An Amnesty International investigation has exposed sexual violence against children and women by security agents and inmates at two high-security prison facilities in Borno State, Nigeria. The harrowing violations took place at Maiduguri Maximum Security Prison and Giwa Barracks, where thousands of civilians arrested due to claimed links to the Boko Haram armed group are being held. An Amnesty International research team visited Maiduguri earlier this month to investigate claims made by inmate Charles Okah — first documented by Sahara Reporters — that children were being abused and unlawfully detained in Maiduguri Prison. Okah alleged that three children detained on death row in Maiduguri were among the many victims of sexual abuse. Amnesty International has obtained court documents confirming that at least 68 children are being held in Maiduguri Prison.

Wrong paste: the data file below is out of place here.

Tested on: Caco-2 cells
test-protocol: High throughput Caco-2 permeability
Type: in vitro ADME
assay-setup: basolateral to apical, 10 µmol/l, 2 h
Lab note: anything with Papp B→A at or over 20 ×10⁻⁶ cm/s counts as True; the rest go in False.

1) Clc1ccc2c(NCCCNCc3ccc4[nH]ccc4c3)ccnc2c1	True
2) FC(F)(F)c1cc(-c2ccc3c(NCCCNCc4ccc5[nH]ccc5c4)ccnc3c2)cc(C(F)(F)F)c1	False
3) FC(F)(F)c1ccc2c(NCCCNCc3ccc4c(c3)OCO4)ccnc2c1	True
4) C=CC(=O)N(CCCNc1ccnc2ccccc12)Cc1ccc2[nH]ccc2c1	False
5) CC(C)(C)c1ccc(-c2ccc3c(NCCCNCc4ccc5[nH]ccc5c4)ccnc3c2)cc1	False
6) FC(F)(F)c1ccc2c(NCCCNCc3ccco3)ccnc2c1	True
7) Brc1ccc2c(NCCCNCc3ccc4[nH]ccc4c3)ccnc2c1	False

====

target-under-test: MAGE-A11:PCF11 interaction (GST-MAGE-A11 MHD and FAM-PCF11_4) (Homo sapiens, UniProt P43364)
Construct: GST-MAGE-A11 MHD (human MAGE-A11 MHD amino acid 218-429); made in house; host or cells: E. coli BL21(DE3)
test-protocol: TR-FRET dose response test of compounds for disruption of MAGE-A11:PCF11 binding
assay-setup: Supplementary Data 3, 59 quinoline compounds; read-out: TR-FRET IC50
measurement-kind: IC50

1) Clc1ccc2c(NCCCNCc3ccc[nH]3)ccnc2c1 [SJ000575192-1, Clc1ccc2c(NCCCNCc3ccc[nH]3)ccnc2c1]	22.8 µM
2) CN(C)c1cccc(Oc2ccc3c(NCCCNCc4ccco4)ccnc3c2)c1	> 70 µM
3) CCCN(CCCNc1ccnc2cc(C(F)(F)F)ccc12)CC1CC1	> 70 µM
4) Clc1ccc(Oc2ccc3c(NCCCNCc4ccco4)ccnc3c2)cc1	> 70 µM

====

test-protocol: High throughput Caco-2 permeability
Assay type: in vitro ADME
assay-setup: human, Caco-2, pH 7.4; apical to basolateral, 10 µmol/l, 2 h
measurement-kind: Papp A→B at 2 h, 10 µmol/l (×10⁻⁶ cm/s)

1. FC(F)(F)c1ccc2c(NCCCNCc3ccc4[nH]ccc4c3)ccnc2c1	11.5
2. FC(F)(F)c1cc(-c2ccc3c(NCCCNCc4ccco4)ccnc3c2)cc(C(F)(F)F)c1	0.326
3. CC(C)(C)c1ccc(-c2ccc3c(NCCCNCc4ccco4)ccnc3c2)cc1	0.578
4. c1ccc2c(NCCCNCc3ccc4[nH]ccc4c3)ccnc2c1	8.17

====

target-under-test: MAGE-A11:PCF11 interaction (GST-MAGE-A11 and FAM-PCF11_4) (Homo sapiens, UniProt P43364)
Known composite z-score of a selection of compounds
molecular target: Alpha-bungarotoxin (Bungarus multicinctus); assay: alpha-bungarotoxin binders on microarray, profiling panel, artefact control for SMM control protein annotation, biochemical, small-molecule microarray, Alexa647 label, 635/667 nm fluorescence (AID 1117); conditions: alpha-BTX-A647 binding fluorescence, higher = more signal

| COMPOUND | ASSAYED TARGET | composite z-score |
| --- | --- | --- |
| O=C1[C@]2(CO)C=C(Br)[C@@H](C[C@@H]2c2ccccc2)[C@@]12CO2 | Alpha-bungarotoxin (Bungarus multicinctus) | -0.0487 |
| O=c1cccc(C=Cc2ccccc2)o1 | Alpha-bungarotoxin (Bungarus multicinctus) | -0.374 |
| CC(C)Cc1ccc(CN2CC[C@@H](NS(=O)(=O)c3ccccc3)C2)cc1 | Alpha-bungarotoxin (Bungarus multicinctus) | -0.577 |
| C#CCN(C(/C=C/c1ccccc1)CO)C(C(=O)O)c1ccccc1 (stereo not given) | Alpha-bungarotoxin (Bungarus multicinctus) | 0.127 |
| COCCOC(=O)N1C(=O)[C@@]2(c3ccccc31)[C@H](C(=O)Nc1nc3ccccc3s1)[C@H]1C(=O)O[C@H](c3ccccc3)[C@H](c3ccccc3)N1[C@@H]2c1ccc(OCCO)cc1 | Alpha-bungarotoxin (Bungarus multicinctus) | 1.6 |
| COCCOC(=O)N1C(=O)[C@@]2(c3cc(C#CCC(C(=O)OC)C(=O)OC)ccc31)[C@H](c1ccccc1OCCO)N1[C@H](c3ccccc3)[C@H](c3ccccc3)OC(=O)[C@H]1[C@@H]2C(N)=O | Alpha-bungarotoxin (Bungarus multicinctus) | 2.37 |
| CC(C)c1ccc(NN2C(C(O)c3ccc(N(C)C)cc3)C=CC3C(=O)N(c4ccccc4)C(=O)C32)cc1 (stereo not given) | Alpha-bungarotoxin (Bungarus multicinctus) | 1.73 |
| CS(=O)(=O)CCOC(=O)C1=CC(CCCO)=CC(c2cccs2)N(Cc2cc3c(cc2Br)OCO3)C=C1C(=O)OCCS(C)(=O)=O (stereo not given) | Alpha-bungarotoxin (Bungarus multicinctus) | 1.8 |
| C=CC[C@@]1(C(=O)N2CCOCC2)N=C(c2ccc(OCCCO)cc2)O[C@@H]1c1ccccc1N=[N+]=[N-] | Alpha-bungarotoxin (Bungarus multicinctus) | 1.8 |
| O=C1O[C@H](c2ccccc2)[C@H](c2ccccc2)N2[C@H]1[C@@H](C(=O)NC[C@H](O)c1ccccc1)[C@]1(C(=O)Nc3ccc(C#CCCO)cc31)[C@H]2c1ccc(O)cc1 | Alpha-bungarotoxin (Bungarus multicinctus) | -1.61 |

Borno - Sexual & Gender-based Voilence Sub-Working Group (SGBV SWG)
Nigeria Children and women face sexual violence in Borno prisons | Amnesty International
Nigeria: Children and women face sexual violence in Borno prisons
Related to this, links were found between gender and livelihoods, especially negative livelihood strategies, with internally displaced persons and host community members having to resort to increasingly risky activities to meet their basic needs, OCHA said. Assistance delivery outside of Maiduguri and its surrounding areas is sporadic at best, and female-headed households are more likely to be food insecure, according to OCHA. In addition, an increasing number of women and girls in newly accessible areas of Borno State have resorted to high-risk coping strategies like transactional sex in exchange for money or food in order to feed their families. Women and girls in the camps of Maiduguri are also increasingly resorting to survival sex, most notably in relation to food distribution within the camps or in order to secure permission to leave the camps that restrict the movement of internally displaced people, OCHA noted.
He told me the child wasn't his and didn't offer me any support," said Yagana. We meet the year-old in a small Red Cross outpost in one of Maiduguri's sprawling camps for people made homeless by conflict. She is broad-shouldered and exudes an air of confidence. Yagana's story begins in when armed groups attacked her town in north-east Nigeria.